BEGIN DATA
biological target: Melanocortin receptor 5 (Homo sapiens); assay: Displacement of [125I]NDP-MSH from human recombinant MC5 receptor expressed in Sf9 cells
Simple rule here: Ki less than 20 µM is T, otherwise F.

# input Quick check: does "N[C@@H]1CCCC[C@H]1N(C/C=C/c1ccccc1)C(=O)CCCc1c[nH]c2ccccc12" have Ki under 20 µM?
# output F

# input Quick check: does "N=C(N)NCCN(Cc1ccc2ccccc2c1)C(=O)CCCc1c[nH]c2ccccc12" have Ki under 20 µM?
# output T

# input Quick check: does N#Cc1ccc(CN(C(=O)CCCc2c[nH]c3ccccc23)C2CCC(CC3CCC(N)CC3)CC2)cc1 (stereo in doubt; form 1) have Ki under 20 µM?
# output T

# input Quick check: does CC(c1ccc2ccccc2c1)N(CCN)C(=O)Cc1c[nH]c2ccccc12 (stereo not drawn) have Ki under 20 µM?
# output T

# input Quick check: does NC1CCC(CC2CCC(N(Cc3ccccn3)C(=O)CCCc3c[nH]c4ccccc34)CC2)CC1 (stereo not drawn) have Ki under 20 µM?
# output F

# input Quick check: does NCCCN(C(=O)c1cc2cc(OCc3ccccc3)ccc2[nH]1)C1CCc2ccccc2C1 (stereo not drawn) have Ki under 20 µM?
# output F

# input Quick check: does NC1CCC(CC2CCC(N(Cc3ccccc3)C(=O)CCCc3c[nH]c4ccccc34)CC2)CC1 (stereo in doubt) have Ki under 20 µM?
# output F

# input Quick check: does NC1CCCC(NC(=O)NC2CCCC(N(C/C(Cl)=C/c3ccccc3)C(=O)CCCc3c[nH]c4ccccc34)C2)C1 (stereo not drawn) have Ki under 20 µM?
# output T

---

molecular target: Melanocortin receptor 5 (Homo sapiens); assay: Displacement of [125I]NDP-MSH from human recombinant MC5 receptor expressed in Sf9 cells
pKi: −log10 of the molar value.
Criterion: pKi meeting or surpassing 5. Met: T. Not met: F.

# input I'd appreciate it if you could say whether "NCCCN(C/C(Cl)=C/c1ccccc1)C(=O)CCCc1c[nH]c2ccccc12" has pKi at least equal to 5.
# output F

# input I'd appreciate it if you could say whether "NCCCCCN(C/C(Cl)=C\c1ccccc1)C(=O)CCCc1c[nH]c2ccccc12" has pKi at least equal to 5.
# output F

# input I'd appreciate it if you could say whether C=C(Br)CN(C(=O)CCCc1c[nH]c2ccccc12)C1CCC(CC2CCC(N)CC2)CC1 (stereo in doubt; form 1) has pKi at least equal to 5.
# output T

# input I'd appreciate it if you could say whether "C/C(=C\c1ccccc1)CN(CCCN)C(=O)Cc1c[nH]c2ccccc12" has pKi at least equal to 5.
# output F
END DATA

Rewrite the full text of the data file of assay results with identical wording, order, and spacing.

biological target: Melanocortin receptor 5 (Homo sapiens); assay: Displacement of [125I]NDP-MSH from human recombinant MC5 receptor expressed in Sf9 cells
Simple rule here: Ki less than 20 µM is T, otherwise F.

# input Quick check: does "N[C@@H]1CCCC[C@H]1N(C/C=C/c1ccccc1)C(=O)CCCc1c[nH]c2ccccc12" have Ki under 20 µM?
# output F

# input Quick check: does "N=C(N)NCCN(Cc1ccc2ccccc2c1)C(=O)CCCc1c[nH]c2ccccc12" have Ki under 20 µM?
# output T

# input Quick check: does N#Cc1ccc(CN(C(=O)CCCc2c[nH]c3ccccc23)C2CCC(CC3CCC(N)CC3)CC2)cc1 (stereo in doubt; form 1) have Ki under 20 µM?
# output T

# input Quick check: does CC(c1ccc2ccccc2c1)N(CCN)C(=O)Cc1c[nH]c2ccccc12 (stereo not drawn) have Ki under 20 µM?
# output T

# input Quick check: does NC1CCC(CC2CCC(N(Cc3ccccn3)C(=O)CCCc3c[nH]c4ccccc34)CC2)CC1 (stereo not drawn) have Ki under 20 µM?
# output F

# input Quick check: does NCCCN(C(=O)c1cc2cc(OCc3ccccc3)ccc2[nH]1)C1CCc2ccccc2C1 (stereo not drawn) have Ki under 20 µM?
# output F

# input Quick check: does NC1CCC(CC2CCC(N(Cc3ccccc3)C(=O)CCCc3c[nH]c4ccccc34)CC2)CC1 (stereo in doubt) have Ki under 20 µM?
# output F

# input Quick check: does NC1CCCC(NC(=O)NC2CCCC(N(C/C(Cl)=C/c3ccccc3)C(=O)CCCc3c[nH]c4ccccc34)C2)C1 (stereo not drawn) have Ki under 20 µM?
# output T

---

molecular target: Melanocortin receptor 5 (Homo sapiens); assay: Displacement of [125I]NDP-MSH from human recombinant MC5 receptor expressed in Sf9 cells
pKi: −log10 of the molar value.
Criterion: pKi meeting or surpassing 5. Met: T. Not met: F.

# input I'd appreciate it if you could say whether "NCCCN(C/C(Cl)=C/c1ccccc1)C(=O)CCCc1c[nH]c2ccccc12" has pKi at least equal to 5.
# output F

# input I'd appreciate it if you could say whether "NCCCCCN(C/C(Cl)=C\c1ccccc1)C(=O)CCCc1c[nH]c2ccccc12" has pKi at least equal to 5.
# output F

# input I'd appreciate it if you could say whether C=C(Br)CN(C(=O)CCCc1c[nH]c2ccccc12)C1CCC(CC2CCC(N)CC2)CC1 (stereo in doubt; form 1) has pKi at least equal to 5.
# output T

# input I'd appreciate it if you could say whether "C/C(=C\c1ccccc1)CN(CCCN)C(=O)Cc1c[nH]c2ccccc12" has pKi at least equal to 5.
# output F